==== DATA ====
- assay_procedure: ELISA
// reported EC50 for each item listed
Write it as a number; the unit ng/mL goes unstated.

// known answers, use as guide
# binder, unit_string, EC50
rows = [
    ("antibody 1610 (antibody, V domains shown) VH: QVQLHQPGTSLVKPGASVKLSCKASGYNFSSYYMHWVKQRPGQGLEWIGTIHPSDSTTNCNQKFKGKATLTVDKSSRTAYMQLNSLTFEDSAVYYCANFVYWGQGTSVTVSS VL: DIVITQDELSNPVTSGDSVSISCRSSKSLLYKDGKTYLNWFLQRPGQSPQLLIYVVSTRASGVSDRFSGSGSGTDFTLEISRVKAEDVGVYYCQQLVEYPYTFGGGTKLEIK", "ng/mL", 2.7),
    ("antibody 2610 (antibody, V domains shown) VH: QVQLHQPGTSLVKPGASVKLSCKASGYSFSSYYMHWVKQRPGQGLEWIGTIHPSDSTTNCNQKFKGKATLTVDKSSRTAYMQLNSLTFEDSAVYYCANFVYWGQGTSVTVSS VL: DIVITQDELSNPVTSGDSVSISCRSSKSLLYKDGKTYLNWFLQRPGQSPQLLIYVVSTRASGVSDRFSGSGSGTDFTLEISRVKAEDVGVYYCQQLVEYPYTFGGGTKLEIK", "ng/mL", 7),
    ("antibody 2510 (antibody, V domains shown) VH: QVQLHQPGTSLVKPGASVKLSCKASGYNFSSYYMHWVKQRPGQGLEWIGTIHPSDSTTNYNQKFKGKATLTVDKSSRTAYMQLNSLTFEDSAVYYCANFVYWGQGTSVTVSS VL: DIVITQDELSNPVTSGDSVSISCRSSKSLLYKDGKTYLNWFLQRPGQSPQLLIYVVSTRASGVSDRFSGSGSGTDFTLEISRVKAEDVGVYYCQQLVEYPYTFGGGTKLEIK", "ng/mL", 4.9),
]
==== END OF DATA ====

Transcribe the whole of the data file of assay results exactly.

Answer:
- assay_procedure: ELISA
// reported EC50 for each item listed
Write it as a number; the unit ng/mL goes unstated.

// known answers, use as guide
# binder, unit_string, EC50
rows = [
    ("antibody 1610 (antibody, V domains shown) VH: QVQLHQPGTSLVKPGASVKLSCKASGYNFSSYYMHWVKQRPGQGLEWIGTIHPSDSTTNCNQKFKGKATLTVDKSSRTAYMQLNSLTFEDSAVYYCANFVYWGQGTSVTVSS VL: DIVITQDELSNPVTSGDSVSISCRSSKSLLYKDGKTYLNWFLQRPGQSPQLLIYVVSTRASGVSDRFSGSGSGTDFTLEISRVKAEDVGVYYCQQLVEYPYTFGGGTKLEIK", "ng/mL", 2.7),
    ("antibody 2610 (antibody, V domains shown) VH: QVQLHQPGTSLVKPGASVKLSCKASGYSFSSYYMHWVKQRPGQGLEWIGTIHPSDSTTNCNQKFKGKATLTVDKSSRTAYMQLNSLTFEDSAVYYCANFVYWGQGTSVTVSS VL: DIVITQDELSNPVTSGDSVSISCRSSKSLLYKDGKTYLNWFLQRPGQSPQLLIYVVSTRASGVSDRFSGSGSGTDFTLEISRVKAEDVGVYYCQQLVEYPYTFGGGTKLEIK", "ng/mL", 7),
    ("antibody 2510 (antibody, V domains shown) VH: QVQLHQPGTSLVKPGASVKLSCKASGYNFSSYYMHWVKQRPGQGLEWIGTIHPSDSTTNYNQKFKGKATLTVDKSSRTAYMQLNSLTFEDSAVYYCANFVYWGQGTSVTVSS VL: DIVITQDELSNPVTSGDSVSISCRSSKSLLYKDGKTYLNWFLQRPGQSPQLLIYVVSTRASGVSDRFSGSGSGTDFTLEISRVKAEDVGVYYCQQLVEYPYTFGGGTKLEIK", "ng/mL", 4.9),
]